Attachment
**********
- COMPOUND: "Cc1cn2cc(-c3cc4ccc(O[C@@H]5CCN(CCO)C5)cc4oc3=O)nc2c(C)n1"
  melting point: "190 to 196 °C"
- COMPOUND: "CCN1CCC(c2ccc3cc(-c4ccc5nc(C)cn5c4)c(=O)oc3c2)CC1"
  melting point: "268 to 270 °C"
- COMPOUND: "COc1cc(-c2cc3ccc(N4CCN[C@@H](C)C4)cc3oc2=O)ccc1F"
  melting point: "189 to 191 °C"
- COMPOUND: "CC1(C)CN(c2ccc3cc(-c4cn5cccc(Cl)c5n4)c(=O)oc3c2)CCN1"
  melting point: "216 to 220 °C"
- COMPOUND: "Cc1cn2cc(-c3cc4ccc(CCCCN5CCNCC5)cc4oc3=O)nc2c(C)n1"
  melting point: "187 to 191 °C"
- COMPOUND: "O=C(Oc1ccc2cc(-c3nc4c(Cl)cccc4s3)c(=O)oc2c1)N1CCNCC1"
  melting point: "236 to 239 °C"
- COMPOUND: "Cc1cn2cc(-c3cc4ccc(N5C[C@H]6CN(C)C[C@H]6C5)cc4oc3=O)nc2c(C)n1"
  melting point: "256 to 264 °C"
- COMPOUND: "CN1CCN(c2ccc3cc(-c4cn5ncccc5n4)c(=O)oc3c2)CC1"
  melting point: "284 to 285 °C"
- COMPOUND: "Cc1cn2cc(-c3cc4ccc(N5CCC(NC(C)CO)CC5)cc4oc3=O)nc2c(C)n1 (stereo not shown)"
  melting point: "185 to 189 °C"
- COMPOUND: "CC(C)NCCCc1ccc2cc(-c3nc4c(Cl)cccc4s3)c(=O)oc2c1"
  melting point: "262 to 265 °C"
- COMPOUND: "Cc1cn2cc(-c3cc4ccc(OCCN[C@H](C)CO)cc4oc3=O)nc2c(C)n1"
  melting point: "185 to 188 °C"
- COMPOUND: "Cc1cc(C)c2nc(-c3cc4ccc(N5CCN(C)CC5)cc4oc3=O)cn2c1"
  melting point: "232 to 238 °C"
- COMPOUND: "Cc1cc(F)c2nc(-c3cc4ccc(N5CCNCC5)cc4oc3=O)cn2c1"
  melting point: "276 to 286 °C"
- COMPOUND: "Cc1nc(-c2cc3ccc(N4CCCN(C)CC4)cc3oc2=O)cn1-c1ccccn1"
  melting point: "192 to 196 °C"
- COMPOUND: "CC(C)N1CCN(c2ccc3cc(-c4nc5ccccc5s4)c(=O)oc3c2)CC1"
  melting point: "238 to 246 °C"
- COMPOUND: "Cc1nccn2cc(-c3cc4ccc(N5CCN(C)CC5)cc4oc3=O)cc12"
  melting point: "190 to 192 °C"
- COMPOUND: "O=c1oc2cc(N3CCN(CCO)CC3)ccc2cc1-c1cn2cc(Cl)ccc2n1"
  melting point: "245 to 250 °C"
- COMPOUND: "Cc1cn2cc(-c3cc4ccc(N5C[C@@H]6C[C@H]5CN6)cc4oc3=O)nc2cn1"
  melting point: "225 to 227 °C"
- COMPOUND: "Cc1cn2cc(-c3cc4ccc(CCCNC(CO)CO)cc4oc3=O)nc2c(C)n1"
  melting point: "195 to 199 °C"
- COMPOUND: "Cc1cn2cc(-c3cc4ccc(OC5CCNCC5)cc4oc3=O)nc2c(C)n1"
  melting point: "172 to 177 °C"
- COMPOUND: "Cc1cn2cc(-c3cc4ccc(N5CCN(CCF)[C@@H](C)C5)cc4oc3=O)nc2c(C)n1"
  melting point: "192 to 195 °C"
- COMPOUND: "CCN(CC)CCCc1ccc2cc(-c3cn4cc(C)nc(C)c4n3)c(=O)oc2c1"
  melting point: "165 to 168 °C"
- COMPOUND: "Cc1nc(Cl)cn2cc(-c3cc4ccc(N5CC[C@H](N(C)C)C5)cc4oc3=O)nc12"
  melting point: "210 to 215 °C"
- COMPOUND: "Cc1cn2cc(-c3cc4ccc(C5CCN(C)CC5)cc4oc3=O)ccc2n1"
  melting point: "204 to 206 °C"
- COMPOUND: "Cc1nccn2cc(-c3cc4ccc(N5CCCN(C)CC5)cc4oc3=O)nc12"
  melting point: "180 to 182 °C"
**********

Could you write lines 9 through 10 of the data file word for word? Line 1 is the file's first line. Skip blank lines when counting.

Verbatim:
- COMPOUND: "Cc1cn2cc(-c3cc4ccc(CCCCN5CCNCC5)cc4oc3=O)nc2c(C)n1"
  melting point: "187 to 191 °C"